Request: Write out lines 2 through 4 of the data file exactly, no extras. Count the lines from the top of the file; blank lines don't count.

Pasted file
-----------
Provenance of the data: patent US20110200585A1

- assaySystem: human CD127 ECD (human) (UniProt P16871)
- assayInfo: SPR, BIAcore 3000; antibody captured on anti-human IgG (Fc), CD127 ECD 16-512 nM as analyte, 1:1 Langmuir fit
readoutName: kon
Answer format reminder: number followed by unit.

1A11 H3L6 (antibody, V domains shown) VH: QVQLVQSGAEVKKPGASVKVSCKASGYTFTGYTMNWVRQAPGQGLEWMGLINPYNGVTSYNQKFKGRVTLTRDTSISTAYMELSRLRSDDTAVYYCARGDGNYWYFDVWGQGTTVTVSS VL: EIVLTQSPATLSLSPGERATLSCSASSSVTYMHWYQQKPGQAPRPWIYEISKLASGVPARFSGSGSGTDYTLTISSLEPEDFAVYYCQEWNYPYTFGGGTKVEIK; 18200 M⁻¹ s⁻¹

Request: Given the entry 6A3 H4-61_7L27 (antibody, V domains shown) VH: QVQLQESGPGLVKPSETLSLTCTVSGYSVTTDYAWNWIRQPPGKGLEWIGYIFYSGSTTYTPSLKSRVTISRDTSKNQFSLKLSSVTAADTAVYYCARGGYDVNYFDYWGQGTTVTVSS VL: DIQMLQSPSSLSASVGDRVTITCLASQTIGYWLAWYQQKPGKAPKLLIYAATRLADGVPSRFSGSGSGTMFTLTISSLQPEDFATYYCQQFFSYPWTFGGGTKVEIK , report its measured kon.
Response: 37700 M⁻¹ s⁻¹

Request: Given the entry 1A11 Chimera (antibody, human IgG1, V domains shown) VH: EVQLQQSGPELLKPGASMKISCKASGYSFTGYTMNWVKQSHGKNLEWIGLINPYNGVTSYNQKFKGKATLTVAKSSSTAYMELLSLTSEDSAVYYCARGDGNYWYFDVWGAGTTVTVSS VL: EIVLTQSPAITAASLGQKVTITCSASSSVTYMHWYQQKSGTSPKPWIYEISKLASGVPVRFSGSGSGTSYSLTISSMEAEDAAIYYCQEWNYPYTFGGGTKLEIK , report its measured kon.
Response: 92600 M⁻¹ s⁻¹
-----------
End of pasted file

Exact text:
- assaySystem: human CD127 ECD (human) (UniProt P16871)
- assayInfo: SPR, BIAcore 3000; antibody captured on anti-human IgG (Fc), CD127 ECD 16-512 nM as analyte, 1:1 Langmuir fit
readoutName: kon